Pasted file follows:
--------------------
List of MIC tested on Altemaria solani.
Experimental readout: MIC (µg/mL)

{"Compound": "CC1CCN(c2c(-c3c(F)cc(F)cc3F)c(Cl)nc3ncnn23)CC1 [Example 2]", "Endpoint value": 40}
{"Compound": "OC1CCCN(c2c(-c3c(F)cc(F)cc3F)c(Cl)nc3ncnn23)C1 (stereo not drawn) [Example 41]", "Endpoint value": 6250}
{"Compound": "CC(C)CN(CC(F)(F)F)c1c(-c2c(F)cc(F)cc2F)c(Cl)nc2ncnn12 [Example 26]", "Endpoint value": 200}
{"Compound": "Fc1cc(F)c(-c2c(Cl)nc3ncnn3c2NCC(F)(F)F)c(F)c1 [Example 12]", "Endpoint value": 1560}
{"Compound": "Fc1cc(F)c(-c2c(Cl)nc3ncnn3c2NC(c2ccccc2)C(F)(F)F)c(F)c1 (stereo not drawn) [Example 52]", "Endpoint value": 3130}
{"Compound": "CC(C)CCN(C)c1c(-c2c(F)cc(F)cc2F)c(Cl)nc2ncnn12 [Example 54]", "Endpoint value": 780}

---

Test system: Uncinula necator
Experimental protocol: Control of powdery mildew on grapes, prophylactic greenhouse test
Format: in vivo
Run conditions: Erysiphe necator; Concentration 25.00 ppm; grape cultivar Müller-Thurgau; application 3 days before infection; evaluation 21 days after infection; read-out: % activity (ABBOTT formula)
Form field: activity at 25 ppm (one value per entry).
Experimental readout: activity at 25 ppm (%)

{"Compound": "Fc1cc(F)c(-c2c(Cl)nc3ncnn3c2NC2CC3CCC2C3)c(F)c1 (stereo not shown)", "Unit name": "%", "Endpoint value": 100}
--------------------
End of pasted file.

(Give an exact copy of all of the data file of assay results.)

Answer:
List of MIC tested on Altemaria solani.
Experimental readout: MIC (µg/mL)

{"Compound": "CC1CCN(c2c(-c3c(F)cc(F)cc3F)c(Cl)nc3ncnn23)CC1 [Example 2]", "Endpoint value": 40}
{"Compound": "OC1CCCN(c2c(-c3c(F)cc(F)cc3F)c(Cl)nc3ncnn23)C1 (stereo not drawn) [Example 41]", "Endpoint value": 6250}
{"Compound": "CC(C)CN(CC(F)(F)F)c1c(-c2c(F)cc(F)cc2F)c(Cl)nc2ncnn12 [Example 26]", "Endpoint value": 200}
{"Compound": "Fc1cc(F)c(-c2c(Cl)nc3ncnn3c2NCC(F)(F)F)c(F)c1 [Example 12]", "Endpoint value": 1560}
{"Compound": "Fc1cc(F)c(-c2c(Cl)nc3ncnn3c2NC(c2ccccc2)C(F)(F)F)c(F)c1 (stereo not drawn) [Example 52]", "Endpoint value": 3130}
{"Compound": "CC(C)CCN(C)c1c(-c2c(F)cc(F)cc2F)c(Cl)nc2ncnn12 [Example 54]", "Endpoint value": 780}

---

Test system: Uncinula necator
Experimental protocol: Control of powdery mildew on grapes, prophylactic greenhouse test
Format: in vivo
Run conditions: Erysiphe necator; Concentration 25.00 ppm; grape cultivar Müller-Thurgau; application 3 days before infection; evaluation 21 days after infection; read-out: % activity (ABBOTT formula)
Form field: activity at 25 ppm (one value per entry).
Experimental readout: activity at 25 ppm (%)

{"Compound": "Fc1cc(F)c(-c2c(Cl)nc3ncnn3c2NC2CC3CCC2C3)c(F)c1 (stereo not shown)", "Unit name": "%", "Endpoint value": 100}